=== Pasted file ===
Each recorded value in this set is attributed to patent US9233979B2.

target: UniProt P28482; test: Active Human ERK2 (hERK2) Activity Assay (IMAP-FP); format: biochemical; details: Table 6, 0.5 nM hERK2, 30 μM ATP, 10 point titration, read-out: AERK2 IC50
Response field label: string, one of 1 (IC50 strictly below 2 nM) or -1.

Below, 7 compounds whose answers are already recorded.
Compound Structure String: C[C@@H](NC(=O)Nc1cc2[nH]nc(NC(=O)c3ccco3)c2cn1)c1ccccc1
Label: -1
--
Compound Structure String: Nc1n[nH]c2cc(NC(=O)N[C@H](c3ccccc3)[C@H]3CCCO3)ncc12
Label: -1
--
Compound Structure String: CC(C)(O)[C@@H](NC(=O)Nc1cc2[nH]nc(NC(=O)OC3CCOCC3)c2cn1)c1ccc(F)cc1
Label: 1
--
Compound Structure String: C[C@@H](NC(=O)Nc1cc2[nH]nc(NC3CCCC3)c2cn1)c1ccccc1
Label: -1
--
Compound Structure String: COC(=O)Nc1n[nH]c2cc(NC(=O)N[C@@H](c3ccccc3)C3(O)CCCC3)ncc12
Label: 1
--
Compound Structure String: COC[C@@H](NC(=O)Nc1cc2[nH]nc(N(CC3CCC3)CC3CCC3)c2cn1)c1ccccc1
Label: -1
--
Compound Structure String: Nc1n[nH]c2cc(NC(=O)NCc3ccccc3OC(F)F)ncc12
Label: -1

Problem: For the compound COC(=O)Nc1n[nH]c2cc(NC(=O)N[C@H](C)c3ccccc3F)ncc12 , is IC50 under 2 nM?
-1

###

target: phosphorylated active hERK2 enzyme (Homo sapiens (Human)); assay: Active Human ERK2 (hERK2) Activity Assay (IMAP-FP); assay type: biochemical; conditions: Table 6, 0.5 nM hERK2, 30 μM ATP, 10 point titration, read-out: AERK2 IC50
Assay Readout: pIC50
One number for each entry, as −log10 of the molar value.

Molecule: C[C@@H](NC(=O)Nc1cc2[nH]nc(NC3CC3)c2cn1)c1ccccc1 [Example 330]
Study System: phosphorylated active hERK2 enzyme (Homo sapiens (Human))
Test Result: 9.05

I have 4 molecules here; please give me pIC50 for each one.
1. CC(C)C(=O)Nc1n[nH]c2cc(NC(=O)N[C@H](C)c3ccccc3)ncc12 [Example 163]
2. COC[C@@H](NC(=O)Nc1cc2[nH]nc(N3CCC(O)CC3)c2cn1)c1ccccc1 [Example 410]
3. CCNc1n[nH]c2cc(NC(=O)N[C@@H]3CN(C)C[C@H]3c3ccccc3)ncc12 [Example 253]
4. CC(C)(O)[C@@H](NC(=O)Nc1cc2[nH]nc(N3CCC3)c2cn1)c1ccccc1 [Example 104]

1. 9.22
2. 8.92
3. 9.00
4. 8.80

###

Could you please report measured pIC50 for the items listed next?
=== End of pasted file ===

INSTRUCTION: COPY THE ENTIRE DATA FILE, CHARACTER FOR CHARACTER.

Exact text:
Each recorded value in this set is attributed to patent US9233979B2.

target: UniProt P28482; test: Active Human ERK2 (hERK2) Activity Assay (IMAP-FP); format: biochemical; details: Table 6, 0.5 nM hERK2, 30 μM ATP, 10 point titration, read-out: AERK2 IC50
Response field label: string, one of 1 (IC50 strictly below 2 nM) or -1.

Below, 7 compounds whose answers are already recorded.
Compound Structure String: C[C@@H](NC(=O)Nc1cc2[nH]nc(NC(=O)c3ccco3)c2cn1)c1ccccc1
Label: -1
--
Compound Structure String: Nc1n[nH]c2cc(NC(=O)N[C@H](c3ccccc3)[C@H]3CCCO3)ncc12
Label: -1
--
Compound Structure String: CC(C)(O)[C@@H](NC(=O)Nc1cc2[nH]nc(NC(=O)OC3CCOCC3)c2cn1)c1ccc(F)cc1
Label: 1
--
Compound Structure String: C[C@@H](NC(=O)Nc1cc2[nH]nc(NC3CCCC3)c2cn1)c1ccccc1
Label: -1
--
Compound Structure String: COC(=O)Nc1n[nH]c2cc(NC(=O)N[C@@H](c3ccccc3)C3(O)CCCC3)ncc12
Label: 1
--
Compound Structure String: COC[C@@H](NC(=O)Nc1cc2[nH]nc(N(CC3CCC3)CC3CCC3)c2cn1)c1ccccc1
Label: -1
--
Compound Structure String: Nc1n[nH]c2cc(NC(=O)NCc3ccccc3OC(F)F)ncc12
Label: -1

Problem: For the compound COC(=O)Nc1n[nH]c2cc(NC(=O)N[C@H](C)c3ccccc3F)ncc12 , is IC50 under 2 nM?
-1

###

target: phosphorylated active hERK2 enzyme (Homo sapiens (Human)); assay: Active Human ERK2 (hERK2) Activity Assay (IMAP-FP); assay type: biochemical; conditions: Table 6, 0.5 nM hERK2, 30 μM ATP, 10 point titration, read-out: AERK2 IC50
Assay Readout: pIC50
One number for each entry, as −log10 of the molar value.

Molecule: C[C@@H](NC(=O)Nc1cc2[nH]nc(NC3CC3)c2cn1)c1ccccc1 [Example 330]
Study System: phosphorylated active hERK2 enzyme (Homo sapiens (Human))
Test Result: 9.05

I have 4 molecules here; please give me pIC50 for each one.
1. CC(C)C(=O)Nc1n[nH]c2cc(NC(=O)N[C@H](C)c3ccccc3)ncc12 [Example 163]
2. COC[C@@H](NC(=O)Nc1cc2[nH]nc(N3CCC(O)CC3)c2cn1)c1ccccc1 [Example 410]
3. CCNc1n[nH]c2cc(NC(=O)N[C@@H]3CN(C)C[C@H]3c3ccccc3)ncc12 [Example 253]
4. CC(C)(O)[C@@H](NC(=O)Nc1cc2[nH]nc(N3CCC3)c2cn1)c1ccccc1 [Example 104]

1. 9.22
2. 8.92
3. 9.00
4. 8.80

###

Could you please report measured pIC50 for the items listed next?